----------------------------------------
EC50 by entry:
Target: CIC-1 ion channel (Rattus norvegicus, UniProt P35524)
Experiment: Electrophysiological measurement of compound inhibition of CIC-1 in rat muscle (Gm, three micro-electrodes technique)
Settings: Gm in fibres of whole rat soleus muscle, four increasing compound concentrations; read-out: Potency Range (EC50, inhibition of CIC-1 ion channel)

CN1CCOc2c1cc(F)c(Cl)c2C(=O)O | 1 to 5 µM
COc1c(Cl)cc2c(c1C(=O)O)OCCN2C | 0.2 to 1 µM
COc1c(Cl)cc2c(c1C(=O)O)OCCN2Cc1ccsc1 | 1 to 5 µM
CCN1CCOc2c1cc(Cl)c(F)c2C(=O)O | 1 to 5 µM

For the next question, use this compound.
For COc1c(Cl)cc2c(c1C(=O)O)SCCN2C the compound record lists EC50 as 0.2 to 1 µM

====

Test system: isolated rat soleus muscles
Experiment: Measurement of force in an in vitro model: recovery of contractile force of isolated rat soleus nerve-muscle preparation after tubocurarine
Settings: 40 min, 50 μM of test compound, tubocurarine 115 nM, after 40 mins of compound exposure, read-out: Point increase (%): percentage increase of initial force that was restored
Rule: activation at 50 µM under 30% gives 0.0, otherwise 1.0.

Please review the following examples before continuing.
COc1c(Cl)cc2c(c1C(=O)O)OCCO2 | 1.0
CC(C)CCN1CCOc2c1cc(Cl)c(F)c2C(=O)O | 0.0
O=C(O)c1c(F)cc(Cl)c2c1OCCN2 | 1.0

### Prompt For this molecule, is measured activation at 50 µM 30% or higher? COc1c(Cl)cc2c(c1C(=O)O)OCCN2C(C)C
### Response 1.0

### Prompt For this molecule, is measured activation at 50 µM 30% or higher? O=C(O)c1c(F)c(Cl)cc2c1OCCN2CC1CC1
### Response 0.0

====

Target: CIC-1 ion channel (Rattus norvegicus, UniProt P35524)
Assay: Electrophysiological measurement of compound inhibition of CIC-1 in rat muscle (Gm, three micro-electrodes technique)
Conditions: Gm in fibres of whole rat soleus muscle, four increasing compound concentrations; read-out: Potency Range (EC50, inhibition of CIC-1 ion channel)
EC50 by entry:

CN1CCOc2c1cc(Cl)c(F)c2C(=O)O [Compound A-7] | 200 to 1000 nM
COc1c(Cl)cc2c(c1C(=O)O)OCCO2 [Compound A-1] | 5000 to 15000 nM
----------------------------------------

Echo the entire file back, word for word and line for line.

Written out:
EC50 by entry:
Target: CIC-1 ion channel (Rattus norvegicus, UniProt P35524)
Experiment: Electrophysiological measurement of compound inhibition of CIC-1 in rat muscle (Gm, three micro-electrodes technique)
Settings: Gm in fibres of whole rat soleus muscle, four increasing compound concentrations; read-out: Potency Range (EC50, inhibition of CIC-1 ion channel)

CN1CCOc2c1cc(F)c(Cl)c2C(=O)O | 1 to 5 µM
COc1c(Cl)cc2c(c1C(=O)O)OCCN2C | 0.2 to 1 µM
COc1c(Cl)cc2c(c1C(=O)O)OCCN2Cc1ccsc1 | 1 to 5 µM
CCN1CCOc2c1cc(Cl)c(F)c2C(=O)O | 1 to 5 µM

For the next question, use this compound.
For COc1c(Cl)cc2c(c1C(=O)O)SCCN2C the compound record lists EC50 as 0.2 to 1 µM

====

Test system: isolated rat soleus muscles
Experiment: Measurement of force in an in vitro model: recovery of contractile force of isolated rat soleus nerve-muscle preparation after tubocurarine
Settings: 40 min, 50 μM of test compound, tubocurarine 115 nM, after 40 mins of compound exposure, read-out: Point increase (%): percentage increase of initial force that was restored
Rule: activation at 50 µM under 30% gives 0.0, otherwise 1.0.

Please review the following examples before continuing.
COc1c(Cl)cc2c(c1C(=O)O)OCCO2 | 1.0
CC(C)CCN1CCOc2c1cc(Cl)c(F)c2C(=O)O | 0.0
O=C(O)c1c(F)cc(Cl)c2c1OCCN2 | 1.0

### Prompt For this molecule, is measured activation at 50 µM 30% or higher? COc1c(Cl)cc2c(c1C(=O)O)OCCN2C(C)C
### Response 1.0

### Prompt For this molecule, is measured activation at 50 µM 30% or higher? O=C(O)c1c(F)c(Cl)cc2c1OCCN2CC1CC1
### Response 0.0

====

Target: CIC-1 ion channel (Rattus norvegicus, UniProt P35524)
Assay: Electrophysiological measurement of compound inhibition of CIC-1 in rat muscle (Gm, three micro-electrodes technique)
Conditions: Gm in fibres of whole rat soleus muscle, four increasing compound concentrations; read-out: Potency Range (EC50, inhibition of CIC-1 ion channel)
EC50 by entry:

CN1CCOc2c1cc(Cl)c(F)c2C(=O)O [Compound A-7] | 200 to 1000 nM
COc1c(Cl)cc2c(c1C(=O)O)OCCO2 [Compound A-1] | 5000 to 15000 nM